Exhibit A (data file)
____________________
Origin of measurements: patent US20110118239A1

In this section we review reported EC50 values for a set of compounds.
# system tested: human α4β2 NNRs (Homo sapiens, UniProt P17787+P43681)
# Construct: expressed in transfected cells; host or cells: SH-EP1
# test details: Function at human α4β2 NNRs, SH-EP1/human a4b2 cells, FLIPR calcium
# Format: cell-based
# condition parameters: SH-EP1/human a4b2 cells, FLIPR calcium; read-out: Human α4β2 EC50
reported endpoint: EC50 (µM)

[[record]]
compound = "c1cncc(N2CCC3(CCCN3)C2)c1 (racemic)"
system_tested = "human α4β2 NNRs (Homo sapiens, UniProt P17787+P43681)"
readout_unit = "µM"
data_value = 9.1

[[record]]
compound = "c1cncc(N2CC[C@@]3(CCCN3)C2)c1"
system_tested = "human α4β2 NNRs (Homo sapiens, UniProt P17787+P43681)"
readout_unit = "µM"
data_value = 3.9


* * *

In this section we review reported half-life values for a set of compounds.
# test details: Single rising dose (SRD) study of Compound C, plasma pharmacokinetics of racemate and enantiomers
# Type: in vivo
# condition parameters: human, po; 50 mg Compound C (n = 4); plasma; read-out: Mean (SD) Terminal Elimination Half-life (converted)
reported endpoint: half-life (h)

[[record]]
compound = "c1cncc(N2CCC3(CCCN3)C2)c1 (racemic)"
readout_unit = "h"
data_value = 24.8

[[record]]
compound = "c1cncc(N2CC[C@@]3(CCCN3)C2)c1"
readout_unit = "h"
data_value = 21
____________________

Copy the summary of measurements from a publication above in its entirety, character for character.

Origin of measurements: patent US20110118239A1

In this section we review reported EC50 values for a set of compounds.
# system tested: human α4β2 NNRs (Homo sapiens, UniProt P17787+P43681)
# Construct: expressed in transfected cells; host or cells: SH-EP1
# test details: Function at human α4β2 NNRs, SH-EP1/human a4b2 cells, FLIPR calcium
# Format: cell-based
# condition parameters: SH-EP1/human a4b2 cells, FLIPR calcium; read-out: Human α4β2 EC50
reported endpoint: EC50 (µM)

[[record]]
compound = "c1cncc(N2CCC3(CCCN3)C2)c1 (racemic)"
system_tested = "human α4β2 NNRs (Homo sapiens, UniProt P17787+P43681)"
readout_unit = "µM"
data_value = 9.1

[[record]]
compound = "c1cncc(N2CC[C@@]3(CCCN3)C2)c1"
system_tested = "human α4β2 NNRs (Homo sapiens, UniProt P17787+P43681)"
readout_unit = "µM"
data_value = 3.9


* * *

In this section we review reported half-life values for a set of compounds.
# test details: Single rising dose (SRD) study of Compound C, plasma pharmacokinetics of racemate and enantiomers
# Type: in vivo
# condition parameters: human, po; 50 mg Compound C (n = 4); plasma; read-out: Mean (SD) Terminal Elimination Half-life (converted)
reported endpoint: half-life (h)

[[record]]
compound = "c1cncc(N2CCC3(CCCN3)C2)c1 (racemic)"
readout_unit = "h"
data_value = 24.8

[[record]]
compound = "c1cncc(N2CC[C@@]3(CCCN3)C2)c1"
readout_unit = "h"
data_value = 21